Limitations

There were a number of limitations to this study. First, subjects of this study were recruited in universities by convenience sampling and thus the study findings might not be generalizable to other populations. Compared with the general populations, the age range of our study subjects were narrow and the differences in socio-demographic factors between subjects were low. However, we used multicenter survey to expand the diversities of participants from different geographic locations, study disciplines, academic performance and socioeconomic status. To establish a robust association between the use of dating apps and sexual health, people in general population should be recruited by probability sampling in future studies. Second, all outcomes were self-reported, which might have bias. However, using self-report measures to obtain data is a common and practical methodology in studies of behavioural health. To strengthen the validity and reliability of our data, all the questions were adapted from previous research studies. In addition, to avoid social desirability bias, the questionnaire was anonymous and self-completed by interviewees themselves. Third, this cross-sectional study only provided clues regarding associations, and longitudinal studies are needed to establish any causal relationship between independent variables and sexual health. One suggested alternative is to divide groups of our study subjects by a “proxy variable” that theoretically has associations with the use of dating apps but no association with risky sexual behaviours, and to further analyse if this “proxy variable” has a statistically significant association with the risky sexual behaviours. However, we did not have such variables in this present study. Fourth, we combined homosexual group with bisexual group in data analysis in order to improve the model fit of the regression models. Further study should recruit more people in each group and conduct subgroup analysis to explore whether there are differences in sexual risk behaviours between heterosexual, homosexual and bisexual people. Fifth, nowadays, smartphone apps are versatile. Some messenger apps also have a function for making new friends nearby. However, these apps which are not primarily for dating were not considered in the present study. Further studies might include this kind of apps to see if there are any impacts on sexual risk behaviours.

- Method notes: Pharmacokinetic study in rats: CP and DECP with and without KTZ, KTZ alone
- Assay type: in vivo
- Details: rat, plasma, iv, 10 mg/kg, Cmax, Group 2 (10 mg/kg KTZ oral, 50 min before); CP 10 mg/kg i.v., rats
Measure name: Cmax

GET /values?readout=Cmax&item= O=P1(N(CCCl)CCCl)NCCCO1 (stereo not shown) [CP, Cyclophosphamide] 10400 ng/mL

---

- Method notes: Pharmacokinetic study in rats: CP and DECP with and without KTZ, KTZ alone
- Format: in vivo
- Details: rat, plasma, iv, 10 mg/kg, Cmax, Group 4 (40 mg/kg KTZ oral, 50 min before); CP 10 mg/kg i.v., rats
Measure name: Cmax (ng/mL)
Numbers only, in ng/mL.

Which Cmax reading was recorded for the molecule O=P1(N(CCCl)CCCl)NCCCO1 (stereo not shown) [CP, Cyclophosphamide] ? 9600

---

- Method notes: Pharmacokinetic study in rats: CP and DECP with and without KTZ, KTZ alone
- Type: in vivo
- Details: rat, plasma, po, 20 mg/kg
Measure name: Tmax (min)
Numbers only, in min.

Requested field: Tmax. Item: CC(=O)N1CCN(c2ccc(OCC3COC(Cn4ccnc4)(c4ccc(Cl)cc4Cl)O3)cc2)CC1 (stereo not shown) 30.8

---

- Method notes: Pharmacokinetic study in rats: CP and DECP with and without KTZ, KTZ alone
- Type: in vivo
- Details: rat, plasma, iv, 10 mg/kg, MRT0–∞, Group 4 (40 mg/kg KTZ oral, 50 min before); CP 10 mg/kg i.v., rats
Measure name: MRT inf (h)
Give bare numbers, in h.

Conclusion

The present study found a robust association between using dating apps and sexual risk behaviours including having more sexual partners, having had unprotected sexual intercourse with more sexual partners in a lifetime, inconsistent condom use in a lifetime and no condom use the last time subjects had sexual intercourse in our sample of college students, suggesting that app users had greater sexual risks. With the growing popularity of using smartphone dating apps, it is time to consider development and testing of novel interventions that can target app users so that they can stay safe when seeking sexual partners through dating apps. Further studies should also be conducted to understand the motivations for using dating apps and attempt to reveal mechanisms that may explain the relationship between using dating apps and the associated sexual risks.